Bruce Gowers, a prolific and groundbreaking director of music videos whose work included the groundbreaking, much-imitated 1975 video for Queen’s “Bohemian Rhapsody,” died Sunday in Santa Monica of an acute respiratory infection. He was 82.
Winning multiple Emmy, Grammy, MTV and DGA Awards as a director and producer, Gowers’ credits include hundreds of major television events, episodes and award shows including The Primetime Emmy Awards, The Billboard Awards, The MTV Video Music Awards, and, for eight seasons, American Idol, for which he won the 2009 Emmy for Best Musical Variety Director.
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Gowers video for “Bohemian Rhapsody”, in which the band members’ faces were shown against a dark background they sang four-part harmony, helped establish both the rock band as one of the biggest of the decade and music videos as a powerful promotional tool for the recording industry.
Gowers would subsequently direct popular music videos for such music icons as Prince (“1999”), the Rolling Stones (“Hot Stuff”), Michael Jackson (“She’s Out Of My Life”), John Mellencamp (“Hurts So Good”) and Fleetwood Mac (“Landslide”), among many others.
A co-creator of the long-running Kidsongs video series of children’s music, Gowers was born in New Kilbride, Scotland, graduated from The Latymer School, and went on to attend the BBC Training College. He started his career at the BBC, learning the business from the ground up as a cable puller, a cameraman, and production manager. Those positions were followed by Staff Producing/Directing positions at the Rediffusion and London Weekend Television networks.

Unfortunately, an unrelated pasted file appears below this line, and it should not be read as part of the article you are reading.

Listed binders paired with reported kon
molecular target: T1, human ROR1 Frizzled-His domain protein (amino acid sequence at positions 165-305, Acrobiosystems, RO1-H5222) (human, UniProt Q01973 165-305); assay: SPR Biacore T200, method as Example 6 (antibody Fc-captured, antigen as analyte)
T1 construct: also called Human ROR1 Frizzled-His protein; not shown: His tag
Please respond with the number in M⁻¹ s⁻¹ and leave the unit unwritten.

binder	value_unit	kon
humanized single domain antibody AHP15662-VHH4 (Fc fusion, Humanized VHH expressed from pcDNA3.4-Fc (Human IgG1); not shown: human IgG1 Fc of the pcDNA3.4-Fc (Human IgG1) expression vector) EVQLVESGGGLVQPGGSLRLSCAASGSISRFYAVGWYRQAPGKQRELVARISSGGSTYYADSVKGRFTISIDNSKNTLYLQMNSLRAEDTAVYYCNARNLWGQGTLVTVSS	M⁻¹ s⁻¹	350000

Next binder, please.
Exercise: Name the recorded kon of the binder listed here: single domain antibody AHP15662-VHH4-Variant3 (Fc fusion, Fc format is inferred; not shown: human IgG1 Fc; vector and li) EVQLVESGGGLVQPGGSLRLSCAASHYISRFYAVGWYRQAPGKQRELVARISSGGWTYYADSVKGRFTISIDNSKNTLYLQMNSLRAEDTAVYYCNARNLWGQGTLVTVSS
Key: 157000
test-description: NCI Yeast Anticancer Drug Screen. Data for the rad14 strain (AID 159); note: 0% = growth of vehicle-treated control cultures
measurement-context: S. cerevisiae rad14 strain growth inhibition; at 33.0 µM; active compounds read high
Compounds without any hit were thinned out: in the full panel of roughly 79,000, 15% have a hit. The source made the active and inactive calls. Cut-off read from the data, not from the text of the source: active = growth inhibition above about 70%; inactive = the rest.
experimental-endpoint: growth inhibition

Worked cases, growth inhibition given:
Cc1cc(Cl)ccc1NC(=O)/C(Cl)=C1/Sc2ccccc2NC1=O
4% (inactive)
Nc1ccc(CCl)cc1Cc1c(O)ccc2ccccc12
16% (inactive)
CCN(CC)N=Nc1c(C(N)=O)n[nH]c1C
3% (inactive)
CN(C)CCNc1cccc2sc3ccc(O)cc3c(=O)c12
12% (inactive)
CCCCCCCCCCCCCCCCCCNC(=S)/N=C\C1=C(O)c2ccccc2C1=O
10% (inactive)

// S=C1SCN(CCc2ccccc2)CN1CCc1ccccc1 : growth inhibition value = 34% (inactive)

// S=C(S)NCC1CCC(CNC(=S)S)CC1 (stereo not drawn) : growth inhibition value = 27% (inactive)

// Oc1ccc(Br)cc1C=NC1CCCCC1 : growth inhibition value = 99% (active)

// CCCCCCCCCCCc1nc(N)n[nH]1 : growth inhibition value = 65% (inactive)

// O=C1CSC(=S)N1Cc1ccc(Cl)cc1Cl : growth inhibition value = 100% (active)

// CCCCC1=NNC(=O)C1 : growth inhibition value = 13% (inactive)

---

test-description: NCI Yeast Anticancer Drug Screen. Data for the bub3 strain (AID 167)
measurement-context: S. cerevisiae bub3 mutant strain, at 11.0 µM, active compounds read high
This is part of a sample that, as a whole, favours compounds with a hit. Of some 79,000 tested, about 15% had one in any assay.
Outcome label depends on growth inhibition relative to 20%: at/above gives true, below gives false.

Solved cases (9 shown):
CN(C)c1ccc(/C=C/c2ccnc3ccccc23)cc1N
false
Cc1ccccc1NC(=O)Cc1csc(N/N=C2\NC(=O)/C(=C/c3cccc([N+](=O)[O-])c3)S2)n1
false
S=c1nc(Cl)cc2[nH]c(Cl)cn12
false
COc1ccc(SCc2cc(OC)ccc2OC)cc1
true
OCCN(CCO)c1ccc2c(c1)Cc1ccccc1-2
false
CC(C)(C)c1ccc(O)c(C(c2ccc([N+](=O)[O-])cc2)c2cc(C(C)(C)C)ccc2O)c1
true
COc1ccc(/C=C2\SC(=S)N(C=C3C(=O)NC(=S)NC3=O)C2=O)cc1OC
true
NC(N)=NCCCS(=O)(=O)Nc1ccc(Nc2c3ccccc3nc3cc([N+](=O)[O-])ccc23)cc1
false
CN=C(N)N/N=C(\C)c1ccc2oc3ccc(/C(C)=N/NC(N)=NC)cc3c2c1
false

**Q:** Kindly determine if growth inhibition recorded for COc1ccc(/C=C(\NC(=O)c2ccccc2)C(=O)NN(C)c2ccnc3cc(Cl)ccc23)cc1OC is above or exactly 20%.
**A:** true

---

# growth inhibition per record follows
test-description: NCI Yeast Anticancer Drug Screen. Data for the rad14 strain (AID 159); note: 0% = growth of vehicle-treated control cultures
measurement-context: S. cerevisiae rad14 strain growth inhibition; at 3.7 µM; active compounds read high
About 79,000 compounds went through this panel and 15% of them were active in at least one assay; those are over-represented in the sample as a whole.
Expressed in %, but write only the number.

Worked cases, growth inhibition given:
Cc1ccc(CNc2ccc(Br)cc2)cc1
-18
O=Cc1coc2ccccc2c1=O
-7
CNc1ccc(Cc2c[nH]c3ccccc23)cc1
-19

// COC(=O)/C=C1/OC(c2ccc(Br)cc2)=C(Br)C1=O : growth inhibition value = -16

Gowers relocated to the United States in the 1970s. He met his wife of 23 years, the writer-producer Carol Rosenstein, on the music video shoot for Rod Stewart’s No. 1 smash “Tonight’s the Night.”
Among his accolades, Gowers won a DGA Award in 2004 for the TV special Genius: A Night for Ray Charles, a Grammy for Huey Lewis and the News’ “Heart of Rock and Roll” and an MTV Video Music Award for “Bohemian Rhapsody” — Best Video from a Film for the song’s famous appearance in Wayne’s World. Among his many Emmy and DGA nomination was one for 1997’s Fleetwood Mac: The Dance.
In addition to his wife, Gowers, a longtime resident of Malibu, is survived by daughter Katharine Polk, son Sean Gowers, and grandchildren Sean Jr, Robert, Charlotte, and Layla. He also is survived by his former wife Charlene and was predeceased by first wife Jacqueline.
A memorial service is being planned. In lieu of flowers, donations can be made in Gowers’ name to World Central Kitchen and Southern California Bulldog Rescue.
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